Why Piolo was a nervous wreck while shooting horror-thriller ‘Mallari’ | Inquirer Entertainment

Why Piolo was a nervous wreck while shooting horror-thriller ‘Mallari’

/ 12:15 AM October 22, 2023



Piolo Pascual had to rely heavily on an acting coach to effectively portray three different characters from three different timelines for Derick Cabrido’s horror-thriller, “Mallari.”

The film’s producer, Mentorque Productions, transformed a farm into a community in the 1800s complete with church, park, house and huts since none of the currently established churches gave them access to their facilities because of the “sensitive topic” discussed in the story.


The story is based on the life of Fr. Jose Severino Mallari, a parish priest in the 1800s, who killed 57 people before getting caught, thereby becoming the first and only recorded Filipino serial killer. It is one of 10 entries to the 2023 Metro Manila Film Festival.


“Tita Angie Castrense was the magic behind everything we did for such a short time. If I didn’t have an acting coach, I would have surely messed things up because of the pressure,” Piolo told Inquirer Entertainment in an exclusive interview on Wednesday. “We peeled back the layers of every scene. This is important because the story is written by Enrico Santos. Napakataba ng utak n’ya!”

Piolo added: “Before every shoot, Tita Angie and I would sit down to prepare. We would create backstories for each character. We also interpreted and put meaning to everything that the three characters said. You see, even if it’s fictional, I had to believe in what I was doing.”

Not chronological

The story of Mallari is expanded into an intertwining three-timeline narrative: Fr. Mallari in the 1800s; Johnrey Mallari, a grand-nephew in the 1940s; and most importantly, present-day Jonathan Mallari de Dios, a doctor and a great-grandnephew.

“It’s a film, so it’s very different from TV and stage. Everything here is magnified. Coming from doing ‘Ibarra’ and ‘Flower of Evil,’ I really had to adjust. With Tita Angie’s guidance, I was able to at least discuss and understand each character. The shoot wasn’t chronological. That’s what drove me crazy,” he recalled.

Piolo said the initial plan was to allot a week to shoot each character, only to find out during the first shooting day that this was impossible. “When I saw that another set was put up for a character I was supposed to shoot on the second week, I realized the trouble I was in. I shot the ending of the movie on Day 1, with all three characters in one scene. I realized that we couldn’t shoot chronologically because we had to save time and shoot with what’s available,” he explained.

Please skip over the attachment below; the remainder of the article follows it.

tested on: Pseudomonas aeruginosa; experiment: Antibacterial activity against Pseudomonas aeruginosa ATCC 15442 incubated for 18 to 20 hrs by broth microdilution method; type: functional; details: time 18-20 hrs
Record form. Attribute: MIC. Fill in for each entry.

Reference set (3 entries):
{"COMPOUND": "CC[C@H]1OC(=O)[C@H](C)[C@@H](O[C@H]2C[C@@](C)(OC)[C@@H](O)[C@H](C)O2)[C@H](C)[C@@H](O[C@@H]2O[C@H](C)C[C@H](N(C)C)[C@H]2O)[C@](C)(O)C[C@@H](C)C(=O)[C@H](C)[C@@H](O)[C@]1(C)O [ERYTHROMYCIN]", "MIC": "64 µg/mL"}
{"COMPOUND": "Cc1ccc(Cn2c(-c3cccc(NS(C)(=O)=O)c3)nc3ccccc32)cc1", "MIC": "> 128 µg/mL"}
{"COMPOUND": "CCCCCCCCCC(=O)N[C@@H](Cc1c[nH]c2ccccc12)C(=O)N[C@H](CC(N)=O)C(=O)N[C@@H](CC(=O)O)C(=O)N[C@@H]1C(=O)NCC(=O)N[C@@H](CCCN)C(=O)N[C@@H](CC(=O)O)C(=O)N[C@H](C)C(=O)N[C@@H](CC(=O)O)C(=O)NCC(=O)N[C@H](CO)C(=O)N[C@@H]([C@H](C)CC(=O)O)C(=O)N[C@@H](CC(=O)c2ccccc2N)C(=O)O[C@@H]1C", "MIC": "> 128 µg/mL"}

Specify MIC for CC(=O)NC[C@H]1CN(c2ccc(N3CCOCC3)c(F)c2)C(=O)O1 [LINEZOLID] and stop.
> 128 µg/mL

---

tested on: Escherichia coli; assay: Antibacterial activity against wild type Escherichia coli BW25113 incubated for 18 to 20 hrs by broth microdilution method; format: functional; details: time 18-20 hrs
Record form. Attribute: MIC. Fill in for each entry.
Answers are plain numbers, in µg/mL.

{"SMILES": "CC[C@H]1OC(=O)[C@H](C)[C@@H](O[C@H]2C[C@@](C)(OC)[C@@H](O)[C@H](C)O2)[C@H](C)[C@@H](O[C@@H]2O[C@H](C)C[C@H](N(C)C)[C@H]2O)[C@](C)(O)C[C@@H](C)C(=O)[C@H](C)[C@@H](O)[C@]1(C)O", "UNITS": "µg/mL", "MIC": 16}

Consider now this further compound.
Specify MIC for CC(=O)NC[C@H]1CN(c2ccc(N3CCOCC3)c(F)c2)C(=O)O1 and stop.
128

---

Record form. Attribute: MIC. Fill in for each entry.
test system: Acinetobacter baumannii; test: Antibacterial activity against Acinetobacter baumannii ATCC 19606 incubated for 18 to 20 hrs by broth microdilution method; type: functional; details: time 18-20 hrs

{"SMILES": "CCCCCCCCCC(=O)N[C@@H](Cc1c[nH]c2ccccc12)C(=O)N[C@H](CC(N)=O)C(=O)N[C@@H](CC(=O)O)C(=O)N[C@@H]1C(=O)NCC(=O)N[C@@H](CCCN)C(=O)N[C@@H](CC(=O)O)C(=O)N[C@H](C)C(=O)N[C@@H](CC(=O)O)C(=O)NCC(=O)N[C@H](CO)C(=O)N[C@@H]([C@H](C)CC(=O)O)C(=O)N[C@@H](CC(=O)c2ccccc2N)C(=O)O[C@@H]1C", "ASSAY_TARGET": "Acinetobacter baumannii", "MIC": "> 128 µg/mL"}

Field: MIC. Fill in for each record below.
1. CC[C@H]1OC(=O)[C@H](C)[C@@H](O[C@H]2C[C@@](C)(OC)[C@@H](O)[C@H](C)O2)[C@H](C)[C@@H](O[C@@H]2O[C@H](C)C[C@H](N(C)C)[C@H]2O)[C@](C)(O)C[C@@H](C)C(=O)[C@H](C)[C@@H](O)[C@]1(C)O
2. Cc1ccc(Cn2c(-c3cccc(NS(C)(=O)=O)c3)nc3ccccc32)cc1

Production value

The actor also reported that a “community set in the 1800s” was built in Lipa, Batangas, for the film. “No church accommodated us because of the film’s sensitive topic. When I saw it for the first time, all I could say was, ‘Wow!’ You see, when they pitched the story to me, the first question I asked was about its production value. Not for anything, but this film is quite significant. People are intrigued by the thought of Mallari. My producers really fulfilled what they promised,” he said.


Piolo added that working with Derick was a breeze “because he already had the entire movie in his mind.” Derick also directed the 2019 exorcism film “Clarita,” starring Jodi Sta. Maria. “He worked fast. He had his shots organized. I think the script we used was already the seventh draft. He streamlined everything. He envisioned what would come out, even how it would be edited. All I had to do was fill in the blanks for him,” Piolo said.

“He knows what he wants from me. When he felt I was lacking in something, he would approach me and show me how he envisioned the scene. He also said I really had to communicate with my eyes. He would remind me, ‘Kuya, bumibitaw ka.’ He’s very particular with the eyes, the execution. As for me, I had to be on top of my game.”

He continued: “Like what Tita Angie said, ‘Walang magandang ‘di pinaghihirapan.’ The whole time I was doing this, it felt like my heart was getting pulled out of my chest. I was so nervous—as in unli-kabog! I was intimidated by the whole concept of doing something so different. In the end, I just decided to dive in, headfirst—that’s the only way.”

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The 49th edition of the MMFF will run from Christmas Day to Jan. 7, 2024.

TAGS: movie, Piolo Pascual

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